The Enigma of Anger: Essays on a Sometimes Deadly Sin. By Garret Keizer. Jossey-Bass, 363 pp., $22.95

Provocative, thoughtful and supremely useful, this book is a brave expedition to a place most of us would rather not go, the seat of our anger. Keizer is attempting nothing less than to restore anger to its proper place within Christian tradition as a God-given gift for combatting injustice and evil, a gift that turns into sin when we use it for any other purpose. I found the book to be a healthy and much-needed antidote to a slew of cultural orthodoxies: that we can "rise above" anger; that it's a "problem" to be solved, or talked out in therapy; that it is "always tied to an objective cause," and if we can just eliminate or escape from that cause, we can be at peace. These comfortable lies, Keizer asserts, are nothing less than a denial of our essential humanity as created in the image of God.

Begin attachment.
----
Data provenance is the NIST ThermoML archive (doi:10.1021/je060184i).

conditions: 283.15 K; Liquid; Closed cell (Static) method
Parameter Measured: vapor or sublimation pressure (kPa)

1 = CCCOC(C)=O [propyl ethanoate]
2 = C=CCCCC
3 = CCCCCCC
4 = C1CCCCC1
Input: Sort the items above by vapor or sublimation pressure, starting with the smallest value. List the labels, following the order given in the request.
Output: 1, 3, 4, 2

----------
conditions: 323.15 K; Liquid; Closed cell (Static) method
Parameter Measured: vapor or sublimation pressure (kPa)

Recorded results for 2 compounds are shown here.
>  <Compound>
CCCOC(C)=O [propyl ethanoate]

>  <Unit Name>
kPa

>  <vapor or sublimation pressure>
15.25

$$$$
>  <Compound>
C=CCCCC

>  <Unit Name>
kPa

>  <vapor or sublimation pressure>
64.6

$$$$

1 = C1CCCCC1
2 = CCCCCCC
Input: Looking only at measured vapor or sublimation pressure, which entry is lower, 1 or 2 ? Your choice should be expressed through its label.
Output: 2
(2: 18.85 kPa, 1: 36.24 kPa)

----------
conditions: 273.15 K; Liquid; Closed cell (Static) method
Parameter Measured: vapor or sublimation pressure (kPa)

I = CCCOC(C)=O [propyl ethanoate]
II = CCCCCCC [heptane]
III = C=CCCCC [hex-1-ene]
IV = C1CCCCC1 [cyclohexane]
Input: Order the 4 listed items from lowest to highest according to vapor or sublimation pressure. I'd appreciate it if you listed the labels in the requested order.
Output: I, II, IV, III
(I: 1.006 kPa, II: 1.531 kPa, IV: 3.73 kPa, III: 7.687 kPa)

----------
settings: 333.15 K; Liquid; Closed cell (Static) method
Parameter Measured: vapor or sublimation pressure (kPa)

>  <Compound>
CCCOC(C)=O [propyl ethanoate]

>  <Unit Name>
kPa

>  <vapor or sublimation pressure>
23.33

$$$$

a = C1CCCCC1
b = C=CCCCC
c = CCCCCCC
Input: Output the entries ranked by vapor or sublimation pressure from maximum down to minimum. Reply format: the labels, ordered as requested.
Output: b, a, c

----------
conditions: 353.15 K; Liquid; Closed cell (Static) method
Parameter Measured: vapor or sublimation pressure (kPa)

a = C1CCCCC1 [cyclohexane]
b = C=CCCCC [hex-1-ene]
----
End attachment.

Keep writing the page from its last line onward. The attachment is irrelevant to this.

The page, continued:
The book is laced with pithy observations that not only resonate with my own experience but push me toward a new understanding of my behavior, and that of other, sometimes angry people. A few examples: "Anger is often nothing more than a hasty judgment registered as a nasty emotion," "The recent phenomenon of road rage is a good example of the anger that results from exaggerated subjectivity," "Anger is constructive only to the extent that fear is reasonable," and my favorite, "Anger outbursts are the result of grief that never comes to sobbing." But these quotes can't do justice to the breadth and depth of this book. The contents page makes it clear that we are asked to consider anger in all its many guises: "Anger in the Lord," "Anger in the Head," "Anger in the House," "Anger in the Church" and "Anger in the World."